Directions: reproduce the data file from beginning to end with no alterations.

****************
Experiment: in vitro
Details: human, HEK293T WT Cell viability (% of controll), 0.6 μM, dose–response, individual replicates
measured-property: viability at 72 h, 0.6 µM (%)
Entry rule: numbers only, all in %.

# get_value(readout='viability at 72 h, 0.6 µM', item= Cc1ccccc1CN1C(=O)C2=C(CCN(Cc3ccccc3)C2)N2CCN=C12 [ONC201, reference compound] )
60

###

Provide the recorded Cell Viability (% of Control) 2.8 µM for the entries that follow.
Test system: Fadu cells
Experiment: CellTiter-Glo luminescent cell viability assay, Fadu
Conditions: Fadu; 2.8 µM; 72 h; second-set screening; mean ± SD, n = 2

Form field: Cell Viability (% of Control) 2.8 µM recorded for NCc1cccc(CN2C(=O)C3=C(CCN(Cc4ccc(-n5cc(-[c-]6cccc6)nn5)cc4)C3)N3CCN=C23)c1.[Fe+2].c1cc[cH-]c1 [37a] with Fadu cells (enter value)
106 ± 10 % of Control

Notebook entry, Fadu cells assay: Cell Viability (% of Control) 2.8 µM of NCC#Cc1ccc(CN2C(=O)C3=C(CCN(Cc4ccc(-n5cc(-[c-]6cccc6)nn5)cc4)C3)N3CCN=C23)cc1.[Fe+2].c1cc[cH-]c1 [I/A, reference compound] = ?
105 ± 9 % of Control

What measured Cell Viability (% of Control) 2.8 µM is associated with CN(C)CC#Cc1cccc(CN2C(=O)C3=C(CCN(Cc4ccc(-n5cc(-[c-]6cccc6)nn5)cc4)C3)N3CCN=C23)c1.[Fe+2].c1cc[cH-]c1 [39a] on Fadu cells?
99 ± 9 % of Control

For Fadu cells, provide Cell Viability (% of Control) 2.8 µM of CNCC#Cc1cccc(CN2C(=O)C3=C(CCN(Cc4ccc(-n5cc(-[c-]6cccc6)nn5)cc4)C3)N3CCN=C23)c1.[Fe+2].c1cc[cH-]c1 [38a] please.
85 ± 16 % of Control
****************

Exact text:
Experiment: in vitro
Details: human, HEK293T WT Cell viability (% of controll), 0.6 μM, dose–response, individual replicates
measured-property: viability at 72 h, 0.6 µM (%)
Entry rule: numbers only, all in %.

# get_value(readout='viability at 72 h, 0.6 µM', item= Cc1ccccc1CN1C(=O)C2=C(CCN(Cc3ccccc3)C2)N2CCN=C12 [ONC201, reference compound] )
60

###

Provide the recorded Cell Viability (% of Control) 2.8 µM for the entries that follow.
Test system: Fadu cells
Experiment: CellTiter-Glo luminescent cell viability assay, Fadu
Conditions: Fadu; 2.8 µM; 72 h; second-set screening; mean ± SD, n = 2

Form field: Cell Viability (% of Control) 2.8 µM recorded for NCc1cccc(CN2C(=O)C3=C(CCN(Cc4ccc(-n5cc(-[c-]6cccc6)nn5)cc4)C3)N3CCN=C23)c1.[Fe+2].c1cc[cH-]c1 [37a] with Fadu cells (enter value)
106 ± 10 % of Control

Notebook entry, Fadu cells assay: Cell Viability (% of Control) 2.8 µM of NCC#Cc1ccc(CN2C(=O)C3=C(CCN(Cc4ccc(-n5cc(-[c-]6cccc6)nn5)cc4)C3)N3CCN=C23)cc1.[Fe+2].c1cc[cH-]c1 [I/A, reference compound] = ?
105 ± 9 % of Control

What measured Cell Viability (% of Control) 2.8 µM is associated with CN(C)CC#Cc1cccc(CN2C(=O)C3=C(CCN(Cc4ccc(-n5cc(-[c-]6cccc6)nn5)cc4)C3)N3CCN=C23)c1.[Fe+2].c1cc[cH-]c1 [39a] on Fadu cells?
99 ± 9 % of Control

For Fadu cells, provide Cell Viability (% of Control) 2.8 µM of CNCC#Cc1cccc(CN2C(=O)C3=C(CCN(Cc4ccc(-n5cc(-[c-]6cccc6)nn5)cc4)C3)N3CCN=C23)c1.[Fe+2].c1cc[cH-]c1 [38a] please.
85 ± 16 % of Control